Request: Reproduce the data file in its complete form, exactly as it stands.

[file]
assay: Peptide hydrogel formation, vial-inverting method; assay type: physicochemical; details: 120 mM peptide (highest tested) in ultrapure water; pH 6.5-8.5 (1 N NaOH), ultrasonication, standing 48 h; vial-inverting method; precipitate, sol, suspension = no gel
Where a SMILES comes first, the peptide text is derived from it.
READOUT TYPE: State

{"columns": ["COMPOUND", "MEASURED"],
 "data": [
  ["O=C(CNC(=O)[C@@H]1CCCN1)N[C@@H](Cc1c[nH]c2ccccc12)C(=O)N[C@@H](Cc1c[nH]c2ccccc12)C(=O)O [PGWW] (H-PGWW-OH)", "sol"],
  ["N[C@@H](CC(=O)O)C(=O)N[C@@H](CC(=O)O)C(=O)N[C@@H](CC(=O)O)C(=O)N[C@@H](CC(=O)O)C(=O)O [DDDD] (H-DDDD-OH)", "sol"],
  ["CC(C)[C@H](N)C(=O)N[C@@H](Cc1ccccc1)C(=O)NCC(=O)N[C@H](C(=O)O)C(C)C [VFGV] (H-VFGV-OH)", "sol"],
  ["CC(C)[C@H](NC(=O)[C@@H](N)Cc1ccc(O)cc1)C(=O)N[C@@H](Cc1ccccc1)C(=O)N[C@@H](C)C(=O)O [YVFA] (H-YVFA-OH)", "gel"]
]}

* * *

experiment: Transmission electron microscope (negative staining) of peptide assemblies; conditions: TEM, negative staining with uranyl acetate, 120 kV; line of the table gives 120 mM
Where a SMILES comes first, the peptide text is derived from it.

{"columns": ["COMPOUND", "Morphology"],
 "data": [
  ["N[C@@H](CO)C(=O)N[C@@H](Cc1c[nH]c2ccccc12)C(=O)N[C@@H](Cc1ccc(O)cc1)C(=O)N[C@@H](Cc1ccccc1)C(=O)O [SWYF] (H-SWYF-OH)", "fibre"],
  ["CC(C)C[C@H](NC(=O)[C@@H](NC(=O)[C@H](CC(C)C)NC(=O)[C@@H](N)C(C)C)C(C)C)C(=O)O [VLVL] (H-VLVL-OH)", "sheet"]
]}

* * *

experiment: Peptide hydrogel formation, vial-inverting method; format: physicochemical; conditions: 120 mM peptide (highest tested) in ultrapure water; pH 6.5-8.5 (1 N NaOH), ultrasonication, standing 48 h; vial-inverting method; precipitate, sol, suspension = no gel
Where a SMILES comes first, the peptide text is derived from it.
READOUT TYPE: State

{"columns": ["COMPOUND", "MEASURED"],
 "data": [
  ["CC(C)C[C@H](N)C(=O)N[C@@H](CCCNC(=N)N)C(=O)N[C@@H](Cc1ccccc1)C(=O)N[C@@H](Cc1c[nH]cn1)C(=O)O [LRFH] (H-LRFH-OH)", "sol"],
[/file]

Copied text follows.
assay: Peptide hydrogel formation, vial-inverting method; assay type: physicochemical; details: 120 mM peptide (highest tested) in ultrapure water; pH 6.5-8.5 (1 N NaOH), ultrasonication, standing 48 h; vial-inverting method; precipitate, sol, suspension = no gel
Where a SMILES comes first, the peptide text is derived from it.
READOUT TYPE: State

{"columns": ["COMPOUND", "MEASURED"],
 "data": [
  ["O=C(CNC(=O)[C@@H]1CCCN1)N[C@@H](Cc1c[nH]c2ccccc12)C(=O)N[C@@H](Cc1c[nH]c2ccccc12)C(=O)O [PGWW] (H-PGWW-OH)", "sol"],
  ["N[C@@H](CC(=O)O)C(=O)N[C@@H](CC(=O)O)C(=O)N[C@@H](CC(=O)O)C(=O)N[C@@H](CC(=O)O)C(=O)O [DDDD] (H-DDDD-OH)", "sol"],
  ["CC(C)[C@H](N)C(=O)N[C@@H](Cc1ccccc1)C(=O)NCC(=O)N[C@H](C(=O)O)C(C)C [VFGV] (H-VFGV-OH)", "sol"],
  ["CC(C)[C@H](NC(=O)[C@@H](N)Cc1ccc(O)cc1)C(=O)N[C@@H](Cc1ccccc1)C(=O)N[C@@H](C)C(=O)O [YVFA] (H-YVFA-OH)", "gel"]
]}

* * *

experiment: Transmission electron microscope (negative staining) of peptide assemblies; conditions: TEM, negative staining with uranyl acetate, 120 kV; line of the table gives 120 mM
Where a SMILES comes first, the peptide text is derived from it.

{"columns": ["COMPOUND", "Morphology"],
 "data": [
  ["N[C@@H](CO)C(=O)N[C@@H](Cc1c[nH]c2ccccc12)C(=O)N[C@@H](Cc1ccc(O)cc1)C(=O)N[C@@H](Cc1ccccc1)C(=O)O [SWYF] (H-SWYF-OH)", "fibre"],
  ["CC(C)C[C@H](NC(=O)[C@@H](NC(=O)[C@H](CC(C)C)NC(=O)[C@@H](N)C(C)C)C(C)C)C(=O)O [VLVL] (H-VLVL-OH)", "sheet"]
]}

* * *

experiment: Peptide hydrogel formation, vial-inverting method; format: physicochemical; conditions: 120 mM peptide (highest tested) in ultrapure water; pH 6.5-8.5 (1 N NaOH), ultrasonication, standing 48 h; vial-inverting method; precipitate, sol, suspension = no gel
Where a SMILES comes first, the peptide text is derived from it.
READOUT TYPE: State

{"columns": ["COMPOUND", "MEASURED"],
 "data": [
  ["CC(C)C[C@H](N)C(=O)N[C@@H](CCCNC(=N)N)C(=O)N[C@@H](Cc1ccccc1)C(=O)N[C@@H](Cc1c[nH]cn1)C(=O)O [LRFH] (H-LRFH-OH)", "sol"],